Kelly Caldwell needed a break—from pretty much everything. Her job in advertising, her fight against depression, and, especially, her effort to overcome PTSD from surviving sexual assault. She had to choose to either sink or . . . float. She chose the latter, and things have been looking up ever since—especially when Caldwell herself takes a float inside one of the three “pods” at Drift.
Caldwell, who opened Drift one year ago with her mother, Robin, explains that floating has been around since the 1950s, and if you’re one of those who can’t put the phone down, quiet your brain, or lie still for an hour, this is the thing you probably need the most. The benefits of a reduced sensory experience, as these giant egg-shaped, salt-water tanks provide, include pain relief from ailments like arthritis, decreased blood pressure, and increased endorphins. “I’m not one to sit for five minutes,” says Justine Liptec after her first float. “But I’m glad I did 90 minutes. It took me a few minutes to settle in and figure out how my body’s reacting to this water thing and to shut my brain down. Now, I feel wonderful.”
These days, Caldwell does, too. “Floating was a huge part of my recovery,” she says, “and I have real drive to help people and provide tools for healing. My job is to provide spaces where people can do their own work.” Along with its pods, Drift offers infrared sauna services, an oxygen bar, and a Lucia Light experience.
The Float Tank //
Twelve hundred pounds of Epsom salt–saturated water sparkles with calming lights in the soundproof orb in your private float suite. After a quick shower, cover any cuts on your skin with petroleum jelly, insert earplugs, step into the tank, and close the giant lid—ostensibly all the way down with just a sliver of an opening (or more if you need the space). Music and lights usher you into relaxation, then fade 10 minutes in. For the next 60 or 90 minutes, you’ll float in two feet of salt water and just be. Songs, thoughts, ideas, even random phrases like “Run, run as fast as you can, you can’t catch me I’m the gingerbread man” zigzag through your brain until you give into the suspension, to the nothingness of space, to calm and weightlessness, while your brain and body restore and reset.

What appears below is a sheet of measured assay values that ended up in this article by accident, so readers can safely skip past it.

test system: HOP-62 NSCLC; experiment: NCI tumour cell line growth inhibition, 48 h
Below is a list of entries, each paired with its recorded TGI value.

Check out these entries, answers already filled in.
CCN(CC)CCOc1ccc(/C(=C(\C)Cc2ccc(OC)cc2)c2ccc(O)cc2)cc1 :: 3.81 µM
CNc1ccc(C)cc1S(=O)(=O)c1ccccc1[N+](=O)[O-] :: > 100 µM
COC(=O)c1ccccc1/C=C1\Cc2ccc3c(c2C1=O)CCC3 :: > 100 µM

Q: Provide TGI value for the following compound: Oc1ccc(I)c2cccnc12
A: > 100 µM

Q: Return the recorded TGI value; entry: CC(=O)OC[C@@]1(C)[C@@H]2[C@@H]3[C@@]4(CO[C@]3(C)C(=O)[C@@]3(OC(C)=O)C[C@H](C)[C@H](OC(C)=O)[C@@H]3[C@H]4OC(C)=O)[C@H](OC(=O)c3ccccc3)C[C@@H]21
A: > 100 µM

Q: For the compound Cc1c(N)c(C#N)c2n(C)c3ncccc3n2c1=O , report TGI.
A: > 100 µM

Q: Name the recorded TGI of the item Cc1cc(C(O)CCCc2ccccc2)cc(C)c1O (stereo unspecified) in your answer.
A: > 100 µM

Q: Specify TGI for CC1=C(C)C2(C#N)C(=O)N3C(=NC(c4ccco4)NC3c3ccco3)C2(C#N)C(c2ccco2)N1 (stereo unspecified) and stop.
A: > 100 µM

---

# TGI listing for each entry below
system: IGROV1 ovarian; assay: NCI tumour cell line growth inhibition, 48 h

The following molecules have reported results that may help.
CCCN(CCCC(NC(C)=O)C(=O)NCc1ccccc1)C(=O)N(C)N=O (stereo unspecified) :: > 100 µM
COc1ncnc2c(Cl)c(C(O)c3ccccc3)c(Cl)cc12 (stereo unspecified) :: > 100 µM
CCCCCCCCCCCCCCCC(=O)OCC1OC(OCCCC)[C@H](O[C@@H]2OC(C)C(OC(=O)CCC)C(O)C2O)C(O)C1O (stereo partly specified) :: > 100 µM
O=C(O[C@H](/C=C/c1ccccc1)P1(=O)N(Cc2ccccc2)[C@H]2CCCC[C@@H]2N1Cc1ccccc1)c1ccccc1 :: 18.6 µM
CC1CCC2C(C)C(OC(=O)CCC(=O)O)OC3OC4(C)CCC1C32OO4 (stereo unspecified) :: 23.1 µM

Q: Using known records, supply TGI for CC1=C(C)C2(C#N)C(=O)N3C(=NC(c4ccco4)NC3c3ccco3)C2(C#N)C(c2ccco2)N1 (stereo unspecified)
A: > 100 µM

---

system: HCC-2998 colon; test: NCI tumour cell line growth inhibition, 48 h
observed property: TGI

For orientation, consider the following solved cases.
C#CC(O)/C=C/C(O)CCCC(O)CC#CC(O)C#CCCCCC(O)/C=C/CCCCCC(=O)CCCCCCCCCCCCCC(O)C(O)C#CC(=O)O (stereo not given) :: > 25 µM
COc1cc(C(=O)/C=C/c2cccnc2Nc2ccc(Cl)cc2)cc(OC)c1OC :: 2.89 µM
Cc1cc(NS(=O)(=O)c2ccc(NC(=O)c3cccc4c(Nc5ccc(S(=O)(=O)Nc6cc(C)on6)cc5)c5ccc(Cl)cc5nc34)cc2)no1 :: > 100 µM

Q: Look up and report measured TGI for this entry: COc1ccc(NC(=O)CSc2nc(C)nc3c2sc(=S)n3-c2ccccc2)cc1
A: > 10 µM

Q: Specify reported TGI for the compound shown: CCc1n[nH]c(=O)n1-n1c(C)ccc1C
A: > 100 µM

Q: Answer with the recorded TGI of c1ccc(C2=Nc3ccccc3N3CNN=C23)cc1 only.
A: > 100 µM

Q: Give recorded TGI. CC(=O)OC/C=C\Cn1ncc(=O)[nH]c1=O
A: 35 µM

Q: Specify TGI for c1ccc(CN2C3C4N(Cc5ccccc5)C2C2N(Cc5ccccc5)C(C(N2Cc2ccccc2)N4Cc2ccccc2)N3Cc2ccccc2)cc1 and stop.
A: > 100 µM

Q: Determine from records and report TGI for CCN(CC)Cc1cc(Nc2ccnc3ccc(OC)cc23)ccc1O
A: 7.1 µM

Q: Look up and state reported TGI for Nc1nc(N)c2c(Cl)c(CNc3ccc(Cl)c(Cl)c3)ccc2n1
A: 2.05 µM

Infrared Sauna //
Before floating, after exercise, or just to get that glorious feeling of elevated wellbeing from sweating out toxins, try the infrared sauna (and catch up on your favorite Netflix show on the screen inside). Sweating has many beneficial effects, and this sauna provides three various wavelengths—near, mid, and far—which means each provides different and deeper effects. Caldwell also offers what might be the best package membership in town—30 minutes of unlimited sauna use for $100. (To compare, one session is $25.) For an increased “zen-sational” feeling, visit the oxygen bar in the lounge and breathe deeply with an oxygen session. A single-time use, disposable cannula goes into your nose, and scented or unscented oxygen will give a fresh boost to your whole system, which purportedly helps with sleep, headaches, focus, and even hangovers.
Lucia Light //
You probably don’t think much about your pineal gland, but it’s there, right in the center of your brain, and it’s kind of a big deal. The Lucia Light, created by a neurologist and a psychologist, combines solid and flickering white lights that stimulate the pineal gland to produce mind-activating hormones. The lights can usher you quickly into a state akin to deep meditation, which translates into reported benefits such as abject joy, bliss, increased creativity, and peace. This is a deeply unique experience for how it reaches the consciousness of each individual. Caveat: the Lucia Light is not intended for anyone with light-sensitive epilepsy.
Drift Float & Spa, 644 N Main St, Greenville. driftgreenville.com, (864) 414-2388